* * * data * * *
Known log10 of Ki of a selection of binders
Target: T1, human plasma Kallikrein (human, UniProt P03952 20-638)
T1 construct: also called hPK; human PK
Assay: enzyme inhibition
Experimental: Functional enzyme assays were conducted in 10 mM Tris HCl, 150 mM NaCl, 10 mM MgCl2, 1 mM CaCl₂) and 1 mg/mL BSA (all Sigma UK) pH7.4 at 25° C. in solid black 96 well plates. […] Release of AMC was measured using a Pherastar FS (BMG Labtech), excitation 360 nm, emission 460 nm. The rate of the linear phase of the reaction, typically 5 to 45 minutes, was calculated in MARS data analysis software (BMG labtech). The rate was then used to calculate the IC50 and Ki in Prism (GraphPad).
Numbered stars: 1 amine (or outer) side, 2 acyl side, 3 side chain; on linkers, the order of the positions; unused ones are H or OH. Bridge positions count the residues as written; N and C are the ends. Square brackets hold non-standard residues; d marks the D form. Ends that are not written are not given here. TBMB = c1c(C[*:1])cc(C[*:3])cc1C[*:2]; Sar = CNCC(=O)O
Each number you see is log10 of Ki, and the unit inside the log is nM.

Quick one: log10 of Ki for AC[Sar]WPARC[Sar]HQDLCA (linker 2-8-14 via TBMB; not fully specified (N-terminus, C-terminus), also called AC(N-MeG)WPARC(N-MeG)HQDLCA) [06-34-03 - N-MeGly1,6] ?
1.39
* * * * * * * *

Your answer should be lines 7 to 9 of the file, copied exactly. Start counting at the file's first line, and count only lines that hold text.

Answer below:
Each number you see is log10 of Ki, and the unit inside the log is nM.

Quick one: log10 of Ki for AC[Sar]WPARC[Sar]HQDLCA (linker 2-8-14 via TBMB; not fully specified (N-terminus, C-terminus), also called AC(N-MeG)WPARC(N-MeG)HQDLCA) [06-34-03 - N-MeGly1,6] ?
1.39